Psychology PAC: How psychologists give
As the 2018 midterm elections advance, health care will most likely receive significant attention on the campaign trails. Historically hospitals, insurers and physicians had the loudest voices on health care issues. In recent years, health professionals like nurses, chiropractors, dentists and optometrists have gained greater visibility and a louder voice in health care debates. How is that? These professions invested in their advocacy efforts by cultivating a culture of political giving and building strong political action committees (PACs), which in turn can support those candidates with a commitment to their discipline and profession.
Politics and money influence decisions that affect our health care system and the professionals working in it, including psychologists. PACs provide a vehicle to advocate for professional issues and build relationships with candidates running for Congress. Psychologists tend to fall behind most health professions when it comes to advocating for themselves through political giving. To gain a better understanding of why that occurs, the APA Practice Organization conducted an online survey to learn more about psychologists’ thoughts on political giving and their awareness of Psychology PAC. The survey was conducted in December 2017. Here’s how participants responded.
Engagement in advocacy and political giving
A large majority of respondents reported participating in political advocacy, but only slightly more than one-third said they had ever contributed to Psychology PAC.
- Eighty-five percent said that they had taken some type of political action in the past, including writing to a public official and giving money to a political cause.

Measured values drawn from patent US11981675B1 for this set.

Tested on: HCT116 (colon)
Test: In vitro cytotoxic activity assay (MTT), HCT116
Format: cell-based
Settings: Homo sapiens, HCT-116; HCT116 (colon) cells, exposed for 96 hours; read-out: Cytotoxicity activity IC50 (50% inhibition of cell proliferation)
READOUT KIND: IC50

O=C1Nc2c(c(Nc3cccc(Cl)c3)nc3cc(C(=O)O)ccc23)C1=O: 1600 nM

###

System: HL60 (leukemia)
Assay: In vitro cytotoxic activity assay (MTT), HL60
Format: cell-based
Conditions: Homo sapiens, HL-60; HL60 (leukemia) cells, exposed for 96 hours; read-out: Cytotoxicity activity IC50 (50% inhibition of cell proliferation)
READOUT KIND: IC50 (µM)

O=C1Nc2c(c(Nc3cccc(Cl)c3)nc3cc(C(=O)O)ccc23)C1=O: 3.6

- Thirty-six percent said that they had contributed to a PAC before.
Those who have given a political contribution regularly or occasionally in the past were more likely to say that they are very or somewhat likely to make a contribution to the PAC in the future.
Knowledge of Psychology PAC
More than two-thirds said that they were familiar with Psychology PAC. Less than 1 in 4 said they knew that Psychology PAC is the only federal PAC that represents psychology. Despite this, responses to open-ended questions revealed that many respondents were confused about the role of the PAC and in particular how it compared with the work of the Practice Organization or APA.
Understanding the role of Psychology PAC
Reasons for not participating in Psychology PAC
Respondents indicated that they had other financial priorities or that they thought they had contributed, or that they contribute to their state psychological association PACs instead. Others did not understand the purpose of a PAC, that APA cannot legally support a PAC or that Psychology PAC is under the Practice Organization. Some wrote:
- I believed that APA supported the work of the Psychology PAC.
- I thought my membership contributed to it.
- I thought some of the money in my APA dues and APAPO dues went to lobbying efforts.
- I thought the PAC was part of membership in APA.
- I give every year along with, but in addition to, my APA dues.
- I regularly give to APA Practice Organization — so I am not sure why PAC does not fall under that rubric.
The survey was conducted Dec. 7-19, 2017. A total of 1,559 responses were submitted. Respondents were contacted via an email invitation sent to all APA Practice Organization members and Education Advocacy Trust members that had not given to Psychology PAC in the past two years.
Created in May 2012, Psychology PAC focuses on addressing practitioners’ and educators’ concerns, such as reimbursement for psychological services, inappropriate barriers to psychologists’ scope of practice and funding for psychology education and training. Psychology PAC is housed in the Practice Organization, a 501 (c) (6) organization that can legally maintain a PAC. APA as a 501 (c) (3) charitable nonprofit cannot establish a PAC.